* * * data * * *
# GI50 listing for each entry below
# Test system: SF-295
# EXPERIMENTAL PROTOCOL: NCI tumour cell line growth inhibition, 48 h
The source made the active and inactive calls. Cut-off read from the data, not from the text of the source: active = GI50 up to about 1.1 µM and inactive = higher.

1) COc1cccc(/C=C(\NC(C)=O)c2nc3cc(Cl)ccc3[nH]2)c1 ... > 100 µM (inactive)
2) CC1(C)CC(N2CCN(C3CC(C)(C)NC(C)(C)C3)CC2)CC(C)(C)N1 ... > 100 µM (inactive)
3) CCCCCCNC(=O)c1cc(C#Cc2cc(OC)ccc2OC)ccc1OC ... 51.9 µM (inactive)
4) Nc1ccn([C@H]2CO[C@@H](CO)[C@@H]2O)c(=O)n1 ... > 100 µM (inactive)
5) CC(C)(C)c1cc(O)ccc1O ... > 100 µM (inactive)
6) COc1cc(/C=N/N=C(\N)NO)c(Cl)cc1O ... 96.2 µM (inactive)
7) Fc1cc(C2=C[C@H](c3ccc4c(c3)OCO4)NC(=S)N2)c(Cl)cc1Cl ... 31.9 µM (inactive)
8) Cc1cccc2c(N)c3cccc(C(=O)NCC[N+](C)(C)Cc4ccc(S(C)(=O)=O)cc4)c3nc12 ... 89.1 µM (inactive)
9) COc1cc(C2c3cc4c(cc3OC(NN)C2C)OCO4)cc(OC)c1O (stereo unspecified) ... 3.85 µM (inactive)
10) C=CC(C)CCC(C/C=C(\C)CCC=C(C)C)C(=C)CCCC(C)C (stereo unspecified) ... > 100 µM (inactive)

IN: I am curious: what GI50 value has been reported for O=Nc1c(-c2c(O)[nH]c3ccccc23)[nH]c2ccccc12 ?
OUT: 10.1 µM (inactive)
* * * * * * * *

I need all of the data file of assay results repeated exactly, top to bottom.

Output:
# GI50 listing for each entry below
# Test system: SF-295
# EXPERIMENTAL PROTOCOL: NCI tumour cell line growth inhibition, 48 h
The source made the active and inactive calls. Cut-off read from the data, not from the text of the source: active = GI50 up to about 1.1 µM and inactive = higher.

1) COc1cccc(/C=C(\NC(C)=O)c2nc3cc(Cl)ccc3[nH]2)c1 ... > 100 µM (inactive)
2) CC1(C)CC(N2CCN(C3CC(C)(C)NC(C)(C)C3)CC2)CC(C)(C)N1 ... > 100 µM (inactive)
3) CCCCCCNC(=O)c1cc(C#Cc2cc(OC)ccc2OC)ccc1OC ... 51.9 µM (inactive)
4) Nc1ccn([C@H]2CO[C@@H](CO)[C@@H]2O)c(=O)n1 ... > 100 µM (inactive)
5) CC(C)(C)c1cc(O)ccc1O ... > 100 µM (inactive)
6) COc1cc(/C=N/N=C(\N)NO)c(Cl)cc1O ... 96.2 µM (inactive)
7) Fc1cc(C2=C[C@H](c3ccc4c(c3)OCO4)NC(=S)N2)c(Cl)cc1Cl ... 31.9 µM (inactive)
8) Cc1cccc2c(N)c3cccc(C(=O)NCC[N+](C)(C)Cc4ccc(S(C)(=O)=O)cc4)c3nc12 ... 89.1 µM (inactive)
9) COc1cc(C2c3cc4c(cc3OC(NN)C2C)OCO4)cc(OC)c1O (stereo unspecified) ... 3.85 µM (inactive)
10) C=CC(C)CCC(C/C=C(\C)CCC=C(C)C)C(=C)CCCC(C)C (stereo unspecified) ... > 100 µM (inactive)

IN: I am curious: what GI50 value has been reported for O=Nc1c(-c2c(O)[nH]c3ccccc23)[nH]c2ccccc12 ?
OUT: 10.1 µM (inactive)